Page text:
State Grants Helps City With Tree Plantings

The city’s efforts to boost its tree canopy were helped by a recent $30,000 state grant.

Last week, the Healey-Driscoll administration announced $1.3 million in grants to support tree plantings in gateway cities across the state in an effort to increase resilience and mitigate the harm of the climate crisis.

Chelsea received $30,000 to purchase and install two catch basin tree pits to intercept storm water runoff and support tree growth.

The money will help support ongoing tree planting efforts in Chelsea, according to Alex Train, the city’s director of Housing and Community Development.

“The city secured this $30,000 grant through the urban forestry grant in order to install new street trees and stormwater tree pits in some of the city’s hottest neighborhoods,” said Train. “Presently, the city is targeting the Addison and Orange neighborhood, including large-scale planting on Addison and Eden streets, as well as the Shurtleff-Bellingham neighborhood, with large efforts underway on Shawmut, Chester, and surrounding neighborhoods.”

Train said those are two of the hottest neighborhoods in the city according to the heat mapping that the city, in partnership with GreenRoots and the BU School of Public Health, has undertaken.

“This $30,000 will be utilized to purchase additional stormwater tree pits,” said Train. “The benefit of stormwater tree pits includes improvements to water quality, as well as mitigation of heat. The tree pits are designed so they will absorb rainfall and stormwater, so instead of all that rainfall going into our storm drain system untreated, there’s oil and different pollutants in it, the storm water treatment pits capture that runoff, they filter it … before the water is routed into the drain or the groundwater.”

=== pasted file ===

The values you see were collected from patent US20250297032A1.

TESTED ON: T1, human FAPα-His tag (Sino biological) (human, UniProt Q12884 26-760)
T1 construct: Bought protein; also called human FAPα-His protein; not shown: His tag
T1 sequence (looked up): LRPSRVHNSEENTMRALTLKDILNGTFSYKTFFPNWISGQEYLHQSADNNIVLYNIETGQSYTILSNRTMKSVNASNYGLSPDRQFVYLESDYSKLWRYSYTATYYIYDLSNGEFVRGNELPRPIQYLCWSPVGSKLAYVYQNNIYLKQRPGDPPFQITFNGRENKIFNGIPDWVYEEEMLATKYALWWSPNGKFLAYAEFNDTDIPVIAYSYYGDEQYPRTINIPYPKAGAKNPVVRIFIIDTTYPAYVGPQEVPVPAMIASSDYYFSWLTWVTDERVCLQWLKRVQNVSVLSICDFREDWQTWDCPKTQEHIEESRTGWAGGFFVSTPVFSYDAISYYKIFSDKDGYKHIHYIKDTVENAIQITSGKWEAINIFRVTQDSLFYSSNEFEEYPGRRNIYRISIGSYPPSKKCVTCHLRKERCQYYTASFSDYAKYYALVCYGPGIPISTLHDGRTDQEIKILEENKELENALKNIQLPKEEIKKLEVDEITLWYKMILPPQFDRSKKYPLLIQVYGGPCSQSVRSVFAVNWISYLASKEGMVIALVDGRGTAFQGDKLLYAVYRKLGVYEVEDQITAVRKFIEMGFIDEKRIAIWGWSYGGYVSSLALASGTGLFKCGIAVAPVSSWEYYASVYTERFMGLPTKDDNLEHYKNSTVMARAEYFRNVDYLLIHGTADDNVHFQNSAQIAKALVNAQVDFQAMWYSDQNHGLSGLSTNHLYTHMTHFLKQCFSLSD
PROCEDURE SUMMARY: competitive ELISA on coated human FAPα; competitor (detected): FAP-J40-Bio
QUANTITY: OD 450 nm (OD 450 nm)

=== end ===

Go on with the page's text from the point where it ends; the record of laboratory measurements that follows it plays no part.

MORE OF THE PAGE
Train said the city is also working to secure additional grants that will help it improve the tree canopy and decrease the harmful effects of heat islands throughout Chelsea.

“Recently, I got my hands dirty in Malden planting trees. I saw firsthand the tremendous benefits the Greening the Gateway Cities Program has on communities,” said Governor Maura Healey. “Our administration is proud to announce we’re investing in our future by creating more tree canopy in Gateway Cities across Massachusetts to ensure we are providing healthy and livable communities for generations to come.” 

Planting more trees in our Gateway Cities helps shield environmental justice communities from the extreme heat driven by the climate crisis, said DCR Commissioner Brian Arrigo.

“Last year the Greening the Gateway Cities Program reached a milestone of 35,000 trees planted across the Commonwealth and we are excited to work with our partners to create more urban tree canopies and green spaces in our communities that need them the most,” said Arrigo.

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